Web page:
Here’s our first look at P.T. Anderson’s latest The Master. It’s kind of a teaser, kind of a look at Joaquin Phoenix’s character in the film. If you’re looking for any part of the story or plot, you won’t find it here and that’s just fine.
Take this as a taste of the upcoming meal that Anderson is preparing for us and leave it at that. Unless, of course, you’d like a description of the shown footage at the Cannes Film Festival, in which case, you could always check this report out.
Warner Bros has changed the release date for Alfonso Cuaron’s Gravity. Originally slated for a November 21st, 2012 release, the film has been moved to unspecific date in 2013. Film Stage believes that the film has been delayed due to special effects work, which could be very true. Jeffrey Wells offers another hypothesis: a lack of IMAX and 3D screens in November and December.
One has to assume the new James Bond film, Skyfall and Peter Jackson’s The Hobbit will dominate IMAX theaters in November and December. Not to mention, Gravity, a more adult film would have to compete with the likes of Twilight: Breaking Dawn Part 2 and family friendly films.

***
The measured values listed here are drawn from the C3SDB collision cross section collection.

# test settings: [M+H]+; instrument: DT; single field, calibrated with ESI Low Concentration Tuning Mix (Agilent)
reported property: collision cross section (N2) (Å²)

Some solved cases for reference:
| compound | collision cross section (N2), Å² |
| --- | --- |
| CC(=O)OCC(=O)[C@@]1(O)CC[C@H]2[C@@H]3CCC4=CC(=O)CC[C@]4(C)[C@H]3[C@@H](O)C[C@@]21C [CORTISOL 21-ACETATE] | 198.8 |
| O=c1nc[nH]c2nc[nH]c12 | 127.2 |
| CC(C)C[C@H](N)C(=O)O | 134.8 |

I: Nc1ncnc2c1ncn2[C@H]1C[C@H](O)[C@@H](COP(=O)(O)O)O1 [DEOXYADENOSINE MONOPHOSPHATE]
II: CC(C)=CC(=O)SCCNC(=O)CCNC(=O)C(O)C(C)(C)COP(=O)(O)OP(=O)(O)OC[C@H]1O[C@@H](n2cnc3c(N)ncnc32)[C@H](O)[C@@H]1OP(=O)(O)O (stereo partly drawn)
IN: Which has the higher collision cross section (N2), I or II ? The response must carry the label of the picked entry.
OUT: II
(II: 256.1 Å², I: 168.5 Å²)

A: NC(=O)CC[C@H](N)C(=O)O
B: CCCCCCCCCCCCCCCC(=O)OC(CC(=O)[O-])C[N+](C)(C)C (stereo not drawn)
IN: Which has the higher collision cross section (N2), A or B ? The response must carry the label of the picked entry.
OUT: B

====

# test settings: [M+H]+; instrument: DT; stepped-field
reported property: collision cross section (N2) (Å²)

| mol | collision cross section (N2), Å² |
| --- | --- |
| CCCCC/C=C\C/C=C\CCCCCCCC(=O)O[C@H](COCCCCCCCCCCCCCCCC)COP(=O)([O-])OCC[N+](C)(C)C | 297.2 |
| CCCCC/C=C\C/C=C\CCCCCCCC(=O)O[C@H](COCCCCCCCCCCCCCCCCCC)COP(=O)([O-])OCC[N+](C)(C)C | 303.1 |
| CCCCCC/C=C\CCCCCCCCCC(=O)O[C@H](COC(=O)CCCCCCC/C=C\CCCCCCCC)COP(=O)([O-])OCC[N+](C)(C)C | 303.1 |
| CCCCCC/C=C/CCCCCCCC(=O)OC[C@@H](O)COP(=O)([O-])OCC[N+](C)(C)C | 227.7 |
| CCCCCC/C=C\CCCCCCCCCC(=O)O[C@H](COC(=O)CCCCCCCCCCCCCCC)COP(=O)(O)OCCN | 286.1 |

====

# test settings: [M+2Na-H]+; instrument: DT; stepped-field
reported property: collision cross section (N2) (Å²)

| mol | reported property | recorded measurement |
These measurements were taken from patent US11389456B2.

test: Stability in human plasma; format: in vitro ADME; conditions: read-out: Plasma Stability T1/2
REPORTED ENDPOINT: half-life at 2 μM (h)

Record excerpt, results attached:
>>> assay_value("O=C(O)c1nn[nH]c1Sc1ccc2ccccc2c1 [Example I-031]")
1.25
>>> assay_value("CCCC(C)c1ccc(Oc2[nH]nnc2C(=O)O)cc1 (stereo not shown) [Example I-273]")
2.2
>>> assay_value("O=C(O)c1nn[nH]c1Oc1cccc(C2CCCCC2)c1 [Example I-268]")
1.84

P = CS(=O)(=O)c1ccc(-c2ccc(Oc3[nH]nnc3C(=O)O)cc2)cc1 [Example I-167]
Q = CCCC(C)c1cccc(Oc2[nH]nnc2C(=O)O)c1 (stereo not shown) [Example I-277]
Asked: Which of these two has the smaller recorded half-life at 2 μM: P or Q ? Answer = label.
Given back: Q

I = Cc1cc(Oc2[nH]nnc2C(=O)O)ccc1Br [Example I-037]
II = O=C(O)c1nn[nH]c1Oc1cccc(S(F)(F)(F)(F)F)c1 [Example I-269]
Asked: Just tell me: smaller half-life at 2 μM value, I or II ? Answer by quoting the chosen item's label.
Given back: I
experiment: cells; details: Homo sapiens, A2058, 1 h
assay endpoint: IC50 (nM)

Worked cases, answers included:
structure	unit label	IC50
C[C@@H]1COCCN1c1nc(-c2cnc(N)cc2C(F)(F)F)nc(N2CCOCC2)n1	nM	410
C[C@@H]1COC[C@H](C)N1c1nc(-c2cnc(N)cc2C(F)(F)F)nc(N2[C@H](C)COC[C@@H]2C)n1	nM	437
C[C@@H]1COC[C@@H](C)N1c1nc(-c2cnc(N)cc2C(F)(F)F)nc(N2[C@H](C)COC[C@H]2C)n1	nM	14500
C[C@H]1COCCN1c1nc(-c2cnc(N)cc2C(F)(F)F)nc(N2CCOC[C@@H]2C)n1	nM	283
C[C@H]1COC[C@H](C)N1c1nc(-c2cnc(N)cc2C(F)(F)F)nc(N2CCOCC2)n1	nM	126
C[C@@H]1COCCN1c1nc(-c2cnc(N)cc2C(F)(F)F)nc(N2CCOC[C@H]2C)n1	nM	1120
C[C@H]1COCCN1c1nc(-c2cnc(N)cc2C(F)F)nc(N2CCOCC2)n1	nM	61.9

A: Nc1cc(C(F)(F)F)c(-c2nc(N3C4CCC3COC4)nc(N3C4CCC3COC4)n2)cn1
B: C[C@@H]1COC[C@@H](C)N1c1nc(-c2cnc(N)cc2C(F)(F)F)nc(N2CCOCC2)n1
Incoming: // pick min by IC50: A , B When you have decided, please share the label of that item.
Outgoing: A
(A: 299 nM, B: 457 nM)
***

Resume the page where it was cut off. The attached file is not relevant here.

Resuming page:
Most recently Universal moved the Keanu Reeves 3D samurai film 47 Ronin from a November release to February 2013 for presumably the same reason. Not enough theaters/tough market. The pessimist that lives in each film fan wants to take this news as a sign of no confidence from the studio. They shouldn’t. Yes, studios know that they’re going to lose money on some films, but we, as the audience just can’t throw our hands up and assume that a film is garbage because a release date is changed or there’s delays. This is how we killed John Carter before we even gave it a chance. Let’s just relax and wait for the film’s release and remember that North American box office returns aren’t as important as foreign markets.